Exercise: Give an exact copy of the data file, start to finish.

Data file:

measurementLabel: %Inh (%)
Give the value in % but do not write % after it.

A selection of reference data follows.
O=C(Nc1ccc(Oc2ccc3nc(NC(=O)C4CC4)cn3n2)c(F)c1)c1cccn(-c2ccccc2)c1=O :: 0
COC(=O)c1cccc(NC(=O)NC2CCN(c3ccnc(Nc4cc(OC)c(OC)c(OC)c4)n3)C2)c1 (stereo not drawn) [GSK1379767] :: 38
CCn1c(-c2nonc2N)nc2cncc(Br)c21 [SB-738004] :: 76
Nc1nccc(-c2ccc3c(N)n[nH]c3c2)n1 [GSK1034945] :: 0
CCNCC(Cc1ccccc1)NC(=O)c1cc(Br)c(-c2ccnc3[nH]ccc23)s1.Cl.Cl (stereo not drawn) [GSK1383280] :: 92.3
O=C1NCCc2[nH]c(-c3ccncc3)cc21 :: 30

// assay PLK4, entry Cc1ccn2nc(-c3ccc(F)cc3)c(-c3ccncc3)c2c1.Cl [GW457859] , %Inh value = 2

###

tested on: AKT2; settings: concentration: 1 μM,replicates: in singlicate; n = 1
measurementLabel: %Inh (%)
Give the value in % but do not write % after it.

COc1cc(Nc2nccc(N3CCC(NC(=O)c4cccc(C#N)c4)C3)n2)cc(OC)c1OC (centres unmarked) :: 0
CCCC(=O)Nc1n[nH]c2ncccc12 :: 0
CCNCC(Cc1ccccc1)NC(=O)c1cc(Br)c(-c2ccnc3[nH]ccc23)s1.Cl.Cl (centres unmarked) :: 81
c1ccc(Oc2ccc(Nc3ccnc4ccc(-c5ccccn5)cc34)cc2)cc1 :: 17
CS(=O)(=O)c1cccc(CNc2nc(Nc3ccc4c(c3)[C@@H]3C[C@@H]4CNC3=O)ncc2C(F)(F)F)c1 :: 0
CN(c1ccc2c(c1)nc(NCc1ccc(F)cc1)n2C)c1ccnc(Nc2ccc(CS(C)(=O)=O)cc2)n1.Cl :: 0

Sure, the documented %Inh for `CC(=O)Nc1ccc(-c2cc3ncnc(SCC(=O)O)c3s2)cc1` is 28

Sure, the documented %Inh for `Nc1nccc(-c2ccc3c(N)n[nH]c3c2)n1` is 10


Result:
measurementLabel: %Inh (%)
Give the value in % but do not write % after it.

A selection of reference data follows.
O=C(Nc1ccc(Oc2ccc3nc(NC(=O)C4CC4)cn3n2)c(F)c1)c1cccn(-c2ccccc2)c1=O :: 0
COC(=O)c1cccc(NC(=O)NC2CCN(c3ccnc(Nc4cc(OC)c(OC)c(OC)c4)n3)C2)c1 (stereo not drawn) [GSK1379767] :: 38
CCn1c(-c2nonc2N)nc2cncc(Br)c21 [SB-738004] :: 76
Nc1nccc(-c2ccc3c(N)n[nH]c3c2)n1 [GSK1034945] :: 0
CCNCC(Cc1ccccc1)NC(=O)c1cc(Br)c(-c2ccnc3[nH]ccc23)s1.Cl.Cl (stereo not drawn) [GSK1383280] :: 92.3
O=C1NCCc2[nH]c(-c3ccncc3)cc21 :: 30

// assay PLK4, entry Cc1ccn2nc(-c3ccc(F)cc3)c(-c3ccncc3)c2c1.Cl [GW457859] , %Inh value = 2

###

tested on: AKT2; settings: concentration: 1 μM,replicates: in singlicate; n = 1
measurementLabel: %Inh (%)
Give the value in % but do not write % after it.

COc1cc(Nc2nccc(N3CCC(NC(=O)c4cccc(C#N)c4)C3)n2)cc(OC)c1OC (centres unmarked) :: 0
CCCC(=O)Nc1n[nH]c2ncccc12 :: 0
CCNCC(Cc1ccccc1)NC(=O)c1cc(Br)c(-c2ccnc3[nH]ccc23)s1.Cl.Cl (centres unmarked) :: 81
c1ccc(Oc2ccc(Nc3ccnc4ccc(-c5ccccn5)cc34)cc2)cc1 :: 17
CS(=O)(=O)c1cccc(CNc2nc(Nc3ccc4c(c3)[C@@H]3C[C@@H]4CNC3=O)ncc2C(F)(F)F)c1 :: 0
CN(c1ccc2c(c1)nc(NCc1ccc(F)cc1)n2C)c1ccnc(Nc2ccc(CS(C)(=O)=O)cc2)n1.Cl :: 0

Sure, the documented %Inh for `CC(=O)Nc1ccc(-c2cc3ncnc(SCC(=O)O)c3s2)cc1` is 28

Sure, the documented %Inh for `Nc1nccc(-c2ccc3c(N)n[nH]c3c2)n1` is 10